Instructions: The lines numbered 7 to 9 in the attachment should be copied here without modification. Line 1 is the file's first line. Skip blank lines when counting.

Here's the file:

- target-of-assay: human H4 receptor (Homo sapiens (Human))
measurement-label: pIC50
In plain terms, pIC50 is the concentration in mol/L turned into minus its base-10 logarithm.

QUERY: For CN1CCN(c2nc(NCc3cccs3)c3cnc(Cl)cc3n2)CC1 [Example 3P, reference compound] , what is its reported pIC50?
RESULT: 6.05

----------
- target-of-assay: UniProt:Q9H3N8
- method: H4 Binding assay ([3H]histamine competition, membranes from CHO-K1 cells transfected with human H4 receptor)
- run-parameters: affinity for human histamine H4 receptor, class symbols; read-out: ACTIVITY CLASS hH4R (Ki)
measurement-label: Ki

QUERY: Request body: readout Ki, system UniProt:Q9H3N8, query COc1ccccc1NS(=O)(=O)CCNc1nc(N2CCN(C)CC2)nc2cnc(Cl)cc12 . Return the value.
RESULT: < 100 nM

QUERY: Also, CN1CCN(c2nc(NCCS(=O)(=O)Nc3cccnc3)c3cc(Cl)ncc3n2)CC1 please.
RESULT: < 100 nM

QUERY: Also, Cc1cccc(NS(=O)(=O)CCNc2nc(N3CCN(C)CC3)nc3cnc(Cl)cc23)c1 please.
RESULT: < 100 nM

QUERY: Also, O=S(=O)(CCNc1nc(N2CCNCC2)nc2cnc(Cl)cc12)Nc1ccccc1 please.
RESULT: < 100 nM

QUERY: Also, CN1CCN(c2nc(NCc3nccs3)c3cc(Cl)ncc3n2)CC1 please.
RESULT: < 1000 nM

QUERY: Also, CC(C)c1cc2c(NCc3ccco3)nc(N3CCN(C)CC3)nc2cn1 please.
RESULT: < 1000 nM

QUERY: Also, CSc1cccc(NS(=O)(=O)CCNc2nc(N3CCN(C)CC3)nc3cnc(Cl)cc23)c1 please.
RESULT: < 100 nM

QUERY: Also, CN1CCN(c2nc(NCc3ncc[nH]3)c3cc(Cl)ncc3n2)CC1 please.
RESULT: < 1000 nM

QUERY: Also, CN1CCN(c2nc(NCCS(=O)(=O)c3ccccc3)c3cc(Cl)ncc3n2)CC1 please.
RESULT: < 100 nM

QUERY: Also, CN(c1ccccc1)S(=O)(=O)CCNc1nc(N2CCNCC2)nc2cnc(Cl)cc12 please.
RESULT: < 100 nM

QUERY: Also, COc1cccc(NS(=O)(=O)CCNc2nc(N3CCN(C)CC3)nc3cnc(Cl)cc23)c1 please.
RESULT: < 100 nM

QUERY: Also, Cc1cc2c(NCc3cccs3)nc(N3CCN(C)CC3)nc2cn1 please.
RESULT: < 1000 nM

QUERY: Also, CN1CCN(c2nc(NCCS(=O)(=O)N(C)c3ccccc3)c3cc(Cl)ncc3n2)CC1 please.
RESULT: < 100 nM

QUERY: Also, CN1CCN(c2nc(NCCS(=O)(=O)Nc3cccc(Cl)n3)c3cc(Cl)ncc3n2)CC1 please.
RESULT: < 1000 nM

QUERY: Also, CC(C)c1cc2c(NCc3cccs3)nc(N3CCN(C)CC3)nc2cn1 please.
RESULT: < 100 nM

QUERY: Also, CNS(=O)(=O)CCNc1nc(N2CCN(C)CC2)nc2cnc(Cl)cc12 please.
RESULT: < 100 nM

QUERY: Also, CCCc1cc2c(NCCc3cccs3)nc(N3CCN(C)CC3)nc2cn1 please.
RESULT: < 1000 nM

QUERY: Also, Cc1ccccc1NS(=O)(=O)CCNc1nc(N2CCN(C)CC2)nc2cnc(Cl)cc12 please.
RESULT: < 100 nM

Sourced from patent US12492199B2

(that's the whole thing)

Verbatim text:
- target-of-assay: UniProt:Q9H3N8
- method: H4 Binding assay ([3H]histamine competition, membranes from CHO-K1 cells transfected with human H4 receptor)
- run-parameters: affinity for human histamine H4 receptor, class symbols; read-out: ACTIVITY CLASS hH4R (Ki)